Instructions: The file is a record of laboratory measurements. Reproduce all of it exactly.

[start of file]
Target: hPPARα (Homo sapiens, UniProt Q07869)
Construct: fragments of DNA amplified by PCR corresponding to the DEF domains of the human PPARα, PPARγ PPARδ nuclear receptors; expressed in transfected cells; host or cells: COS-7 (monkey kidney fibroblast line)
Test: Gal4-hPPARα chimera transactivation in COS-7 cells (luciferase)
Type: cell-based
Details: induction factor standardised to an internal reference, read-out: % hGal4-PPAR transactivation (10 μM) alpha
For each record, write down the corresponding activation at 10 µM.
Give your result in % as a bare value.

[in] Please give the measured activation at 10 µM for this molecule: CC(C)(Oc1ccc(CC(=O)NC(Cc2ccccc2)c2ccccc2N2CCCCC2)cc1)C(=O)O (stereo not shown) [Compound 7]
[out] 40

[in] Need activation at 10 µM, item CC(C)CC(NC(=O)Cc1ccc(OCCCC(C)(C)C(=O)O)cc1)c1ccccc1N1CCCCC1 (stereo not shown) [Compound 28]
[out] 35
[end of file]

Target: hPPARα (Homo sapiens, UniProt Q07869)
Construct: fragments of DNA amplified by PCR corresponding to the DEF domains of the human PPARα, PPARγ PPARδ nuclear receptors; expressed in transfected cells; host or cells: COS-7 (monkey kidney fibroblast line)
Test: Gal4-hPPARα chimera transactivation in COS-7 cells (luciferase)
Type: cell-based
Details: induction factor standardised to an internal reference, read-out: % hGal4-PPAR transactivation (10 μM) alpha
For each record, write down the corresponding activation at 10 µM.
Give your result in % as a bare value.

[in] Please give the measured activation at 10 µM for this molecule: CC(C)(Oc1ccc(CC(=O)NC(Cc2ccccc2)c2ccccc2N2CCCCC2)cc1)C(=O)O (stereo not shown) [Compound 7]
[out] 40

[in] Need activation at 10 µM, item CC(C)CC(NC(=O)Cc1ccc(OCCCC(C)(C)C(=O)O)cc1)c1ccccc1N1CCCCC1 (stereo not shown) [Compound 28]
[out] 35